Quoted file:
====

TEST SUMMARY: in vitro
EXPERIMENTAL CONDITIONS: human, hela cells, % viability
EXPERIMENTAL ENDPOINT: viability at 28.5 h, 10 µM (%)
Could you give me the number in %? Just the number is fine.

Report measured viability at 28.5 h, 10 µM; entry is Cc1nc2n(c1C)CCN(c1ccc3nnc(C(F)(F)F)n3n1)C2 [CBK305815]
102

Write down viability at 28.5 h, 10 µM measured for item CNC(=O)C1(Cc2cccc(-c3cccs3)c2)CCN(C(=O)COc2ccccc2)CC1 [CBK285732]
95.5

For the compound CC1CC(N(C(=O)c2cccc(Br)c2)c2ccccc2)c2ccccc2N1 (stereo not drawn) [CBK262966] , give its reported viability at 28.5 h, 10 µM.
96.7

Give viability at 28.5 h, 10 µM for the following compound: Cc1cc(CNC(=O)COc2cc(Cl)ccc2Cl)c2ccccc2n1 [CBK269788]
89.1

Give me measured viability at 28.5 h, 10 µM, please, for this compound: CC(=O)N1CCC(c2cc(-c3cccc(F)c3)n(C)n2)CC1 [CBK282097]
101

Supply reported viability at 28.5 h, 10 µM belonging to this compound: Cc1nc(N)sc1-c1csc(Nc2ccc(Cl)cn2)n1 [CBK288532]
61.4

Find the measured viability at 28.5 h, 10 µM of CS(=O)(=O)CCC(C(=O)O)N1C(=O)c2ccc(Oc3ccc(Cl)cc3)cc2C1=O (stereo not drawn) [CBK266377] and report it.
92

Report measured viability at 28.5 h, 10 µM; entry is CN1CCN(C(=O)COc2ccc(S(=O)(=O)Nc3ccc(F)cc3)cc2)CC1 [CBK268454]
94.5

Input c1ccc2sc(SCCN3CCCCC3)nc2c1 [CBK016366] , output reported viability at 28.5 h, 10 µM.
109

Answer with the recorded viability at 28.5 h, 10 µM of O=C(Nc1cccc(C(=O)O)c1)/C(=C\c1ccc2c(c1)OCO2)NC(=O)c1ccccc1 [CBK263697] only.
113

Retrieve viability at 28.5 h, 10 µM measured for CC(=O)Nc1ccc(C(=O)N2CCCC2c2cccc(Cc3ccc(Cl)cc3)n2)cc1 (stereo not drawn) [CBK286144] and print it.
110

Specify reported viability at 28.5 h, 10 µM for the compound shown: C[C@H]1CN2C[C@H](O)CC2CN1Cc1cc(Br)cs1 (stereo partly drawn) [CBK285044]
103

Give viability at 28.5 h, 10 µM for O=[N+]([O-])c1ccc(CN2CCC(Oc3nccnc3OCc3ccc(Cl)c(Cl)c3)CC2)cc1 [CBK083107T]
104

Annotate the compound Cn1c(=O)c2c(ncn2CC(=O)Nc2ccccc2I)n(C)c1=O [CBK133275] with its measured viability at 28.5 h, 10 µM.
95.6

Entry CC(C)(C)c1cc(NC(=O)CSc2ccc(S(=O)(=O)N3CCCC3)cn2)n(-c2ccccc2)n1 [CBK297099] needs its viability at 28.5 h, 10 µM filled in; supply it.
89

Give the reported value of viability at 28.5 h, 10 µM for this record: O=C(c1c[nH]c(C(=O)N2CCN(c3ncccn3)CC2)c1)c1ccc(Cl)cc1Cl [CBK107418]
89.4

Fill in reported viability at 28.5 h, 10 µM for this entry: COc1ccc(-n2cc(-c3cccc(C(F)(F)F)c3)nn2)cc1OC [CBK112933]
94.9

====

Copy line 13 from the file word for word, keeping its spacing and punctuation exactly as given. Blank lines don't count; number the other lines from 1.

Give me measured viability at 28.5 h, 10 µM, please, for this compound: CC(=O)N1CCC(c2cc(-c3cccc(F)c3)n(C)n2)CC1 [CBK282097]